Did You Know?

Dolphins Call Each Other By Name

Recently, scientists from St. Andrews University were studying bottlenose dolphins off of the east coast of Scotland when they found that the mammals used signature high-pitched sounds and noises to attract the attention of other dolphins nearby. Using plenty of research as a backdrop, the scientists soon determined that the noises they were hearing were actually dolphins calling to one another by name. 
Scientists have known for a while that dolphins are capable of making tons of different sounds in order to communicate. In the past, humans have observed dolphins making noises to attract other dolphins to a food source. However, the name noises are a signature capability, one that biologist Vincent Janik tells is important because it means dolphins can not only copy sounds, they can also relate a specific sound back to a specific member of a dolphin community.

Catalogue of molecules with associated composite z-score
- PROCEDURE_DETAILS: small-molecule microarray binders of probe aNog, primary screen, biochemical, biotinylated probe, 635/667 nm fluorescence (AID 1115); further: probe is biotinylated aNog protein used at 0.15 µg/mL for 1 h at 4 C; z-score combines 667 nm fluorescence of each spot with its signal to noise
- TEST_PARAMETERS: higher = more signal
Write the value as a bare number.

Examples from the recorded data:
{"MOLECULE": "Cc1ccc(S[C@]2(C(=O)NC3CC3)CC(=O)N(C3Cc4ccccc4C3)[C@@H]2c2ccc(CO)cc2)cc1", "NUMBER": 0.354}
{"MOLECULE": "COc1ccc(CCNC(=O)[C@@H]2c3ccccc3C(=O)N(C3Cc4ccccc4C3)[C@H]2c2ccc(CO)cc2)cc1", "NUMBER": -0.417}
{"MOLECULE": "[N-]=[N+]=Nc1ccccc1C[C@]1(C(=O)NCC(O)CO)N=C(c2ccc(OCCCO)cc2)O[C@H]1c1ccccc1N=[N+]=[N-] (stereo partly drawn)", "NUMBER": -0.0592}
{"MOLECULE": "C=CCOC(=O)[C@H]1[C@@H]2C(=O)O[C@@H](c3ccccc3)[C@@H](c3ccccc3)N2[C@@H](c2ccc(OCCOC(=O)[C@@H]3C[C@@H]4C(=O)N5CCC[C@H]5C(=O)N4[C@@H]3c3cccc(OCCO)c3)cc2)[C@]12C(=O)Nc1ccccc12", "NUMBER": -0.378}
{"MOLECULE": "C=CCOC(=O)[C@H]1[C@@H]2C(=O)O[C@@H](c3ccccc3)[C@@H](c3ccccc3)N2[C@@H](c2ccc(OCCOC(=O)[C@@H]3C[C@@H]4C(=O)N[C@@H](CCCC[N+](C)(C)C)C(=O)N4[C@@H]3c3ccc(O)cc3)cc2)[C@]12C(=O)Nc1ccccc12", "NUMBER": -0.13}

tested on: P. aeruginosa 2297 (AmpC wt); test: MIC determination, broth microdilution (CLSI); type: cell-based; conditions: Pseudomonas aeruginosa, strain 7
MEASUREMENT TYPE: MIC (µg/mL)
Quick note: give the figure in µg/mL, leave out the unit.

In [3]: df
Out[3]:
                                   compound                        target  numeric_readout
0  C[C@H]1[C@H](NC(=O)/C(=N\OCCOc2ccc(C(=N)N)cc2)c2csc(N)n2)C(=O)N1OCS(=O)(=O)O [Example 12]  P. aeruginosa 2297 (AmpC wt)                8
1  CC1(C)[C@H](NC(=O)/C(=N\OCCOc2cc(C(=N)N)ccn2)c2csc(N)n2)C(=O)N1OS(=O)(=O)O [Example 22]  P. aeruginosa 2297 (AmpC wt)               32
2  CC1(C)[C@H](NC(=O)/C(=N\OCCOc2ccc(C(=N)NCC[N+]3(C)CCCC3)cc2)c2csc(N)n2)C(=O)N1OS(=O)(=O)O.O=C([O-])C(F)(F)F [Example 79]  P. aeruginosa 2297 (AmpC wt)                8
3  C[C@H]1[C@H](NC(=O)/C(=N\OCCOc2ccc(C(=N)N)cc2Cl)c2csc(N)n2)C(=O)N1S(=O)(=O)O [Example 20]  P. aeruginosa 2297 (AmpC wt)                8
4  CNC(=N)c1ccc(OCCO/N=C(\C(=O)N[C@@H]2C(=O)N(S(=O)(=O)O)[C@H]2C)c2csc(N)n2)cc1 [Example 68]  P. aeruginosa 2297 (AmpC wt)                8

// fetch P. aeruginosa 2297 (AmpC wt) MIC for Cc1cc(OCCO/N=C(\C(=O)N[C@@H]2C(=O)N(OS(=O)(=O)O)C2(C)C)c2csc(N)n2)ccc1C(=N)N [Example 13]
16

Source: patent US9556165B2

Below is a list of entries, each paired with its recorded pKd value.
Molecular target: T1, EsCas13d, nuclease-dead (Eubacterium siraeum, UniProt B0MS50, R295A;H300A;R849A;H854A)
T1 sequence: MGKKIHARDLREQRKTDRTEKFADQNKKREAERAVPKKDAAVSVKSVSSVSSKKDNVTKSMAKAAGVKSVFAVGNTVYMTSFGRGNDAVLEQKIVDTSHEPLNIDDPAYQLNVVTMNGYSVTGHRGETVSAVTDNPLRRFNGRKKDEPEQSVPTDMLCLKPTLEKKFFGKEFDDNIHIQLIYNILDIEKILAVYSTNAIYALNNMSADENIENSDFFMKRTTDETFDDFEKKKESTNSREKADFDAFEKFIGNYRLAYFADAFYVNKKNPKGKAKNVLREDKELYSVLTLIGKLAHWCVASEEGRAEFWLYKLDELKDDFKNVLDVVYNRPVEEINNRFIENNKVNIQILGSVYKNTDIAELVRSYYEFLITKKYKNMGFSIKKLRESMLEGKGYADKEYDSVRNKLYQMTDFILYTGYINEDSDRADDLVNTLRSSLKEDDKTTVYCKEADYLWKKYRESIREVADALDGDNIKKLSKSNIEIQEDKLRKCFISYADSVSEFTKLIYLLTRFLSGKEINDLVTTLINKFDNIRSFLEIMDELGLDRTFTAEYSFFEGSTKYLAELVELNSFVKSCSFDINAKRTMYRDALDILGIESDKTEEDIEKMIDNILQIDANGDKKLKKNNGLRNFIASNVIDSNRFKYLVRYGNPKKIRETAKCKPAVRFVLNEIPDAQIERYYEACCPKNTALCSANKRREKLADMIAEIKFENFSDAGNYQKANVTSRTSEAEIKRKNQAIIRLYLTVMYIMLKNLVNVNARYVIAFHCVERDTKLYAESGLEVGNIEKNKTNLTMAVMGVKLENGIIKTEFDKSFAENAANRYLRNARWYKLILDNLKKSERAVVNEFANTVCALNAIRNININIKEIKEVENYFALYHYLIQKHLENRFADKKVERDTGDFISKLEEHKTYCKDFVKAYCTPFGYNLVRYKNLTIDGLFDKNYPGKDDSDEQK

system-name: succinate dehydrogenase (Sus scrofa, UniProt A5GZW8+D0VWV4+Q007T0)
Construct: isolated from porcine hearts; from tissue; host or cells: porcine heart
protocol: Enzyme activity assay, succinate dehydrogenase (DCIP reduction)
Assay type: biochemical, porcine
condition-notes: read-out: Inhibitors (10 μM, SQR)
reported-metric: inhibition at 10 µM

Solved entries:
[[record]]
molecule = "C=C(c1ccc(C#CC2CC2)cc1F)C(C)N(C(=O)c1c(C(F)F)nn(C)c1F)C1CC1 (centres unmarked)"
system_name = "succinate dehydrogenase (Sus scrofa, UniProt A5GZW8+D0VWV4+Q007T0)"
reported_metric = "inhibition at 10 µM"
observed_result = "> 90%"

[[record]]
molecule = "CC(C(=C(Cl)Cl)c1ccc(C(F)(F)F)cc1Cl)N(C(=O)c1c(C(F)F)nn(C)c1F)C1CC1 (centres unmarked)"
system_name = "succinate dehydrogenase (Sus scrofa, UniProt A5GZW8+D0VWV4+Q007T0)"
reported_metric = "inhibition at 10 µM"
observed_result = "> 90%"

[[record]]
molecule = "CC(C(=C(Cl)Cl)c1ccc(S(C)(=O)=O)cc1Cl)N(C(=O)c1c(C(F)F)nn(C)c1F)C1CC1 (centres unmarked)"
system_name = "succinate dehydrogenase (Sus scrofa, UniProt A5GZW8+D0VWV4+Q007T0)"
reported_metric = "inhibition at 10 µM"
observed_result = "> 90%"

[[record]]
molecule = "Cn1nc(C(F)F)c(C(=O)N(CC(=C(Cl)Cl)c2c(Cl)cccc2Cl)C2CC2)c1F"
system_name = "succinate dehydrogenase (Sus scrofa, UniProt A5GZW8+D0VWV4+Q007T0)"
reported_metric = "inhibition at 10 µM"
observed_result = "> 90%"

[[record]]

During the course of the St. Andrews University observation period, the scientists looked at a community of 150-180 dolphins. Initially, the objective was to observe and record as many whistles as possible. Once the whistles were captured on tape, the scientists would play them back for smaller groups of dolphins. During the tenure of the study, the scientists found that dolphins would respond and even sometimes approach the humans when their individual whistle was played.
The interesting thing about these is that they are not voice recognition. In humans you can have different people say the same word and you will still be able to tell who’s speaking. What we also do is have names, so they are very different call types. The dolphins do the same thing; they’ are developing a completely new call type, a melody or whistle, which is not dependent on their voice features.

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